fly in the face of(redirected from flew in the face of)
fly in the face of (something)
To be or act in clear conflict with or opposition to something else. I can't believe you said something so awful. It flies in the face of everything we stand for! They want to change the entire direction of the project, completely flying in the face of all the hard work we've done so far. Her controversial new theory flies in the face of everything we know about quantum mechanics.
Farlex Dictionary of Idioms. © 2015 Farlex, Inc, all rights reserved.
fly in the face of someone or somethingand fly in the teeth of someone or something
Fig. to challenge someone or something; to go against someone or something. This idea flies in the face of everything we know about matter and energy. You had better not fly in the face of the committee.
McGraw-Hill Dictionary of American Idioms and Phrasal Verbs. © 2002 by The McGraw-Hill Companies, Inc.
fly in the face of
Also, fly in the teeth of. Act in direct opposition to or defiance of. For example, This decision flies in the face of all precedent, or They went out without permission, flying in the teeth of house rules. This metaphoric expression alludes to a physical attack. [Mid-1500s]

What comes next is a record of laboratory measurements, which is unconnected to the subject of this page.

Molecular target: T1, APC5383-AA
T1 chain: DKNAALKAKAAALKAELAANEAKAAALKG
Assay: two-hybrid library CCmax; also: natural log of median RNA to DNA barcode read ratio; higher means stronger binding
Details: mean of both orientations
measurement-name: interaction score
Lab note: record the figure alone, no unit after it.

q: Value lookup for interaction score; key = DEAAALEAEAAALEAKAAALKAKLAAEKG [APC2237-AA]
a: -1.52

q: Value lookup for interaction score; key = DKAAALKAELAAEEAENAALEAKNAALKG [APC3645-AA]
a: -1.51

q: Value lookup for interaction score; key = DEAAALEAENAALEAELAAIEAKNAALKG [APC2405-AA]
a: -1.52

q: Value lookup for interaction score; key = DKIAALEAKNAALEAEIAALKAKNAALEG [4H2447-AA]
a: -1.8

The American Heritage® Dictionary of Idioms by Christine Ammer. Copyright © 2003, 1997 by The Christine Ammer 1992 Trust. Published by Houghton Mifflin Harcourt Publishing Company. All rights reserved.
fly in the face ofbe openly at variance with what is usual or expected.
Farlex Partner Idioms Dictionary © Farlex 2017
fly in the face of, to
To challenge, to take on despite overwhelming odds. This expression, which often adds something that one flies in the face of—danger, Providence, or the like—may well come from the barnyard, alluding to an angry hen flying in the face of another, larger animal, or to falconry, where an irritated hawk might fly into its master’s face. It appeared in print in the sixteenth century and was well on its way to being a cliché by the time Henry Fielding wrote, “This was flying in Mr. Alworthy’s face” (Tom Jones, 1749).
The Dictionary of Clichés by Christine Ammer Copyright © 2013 by Christine Ammer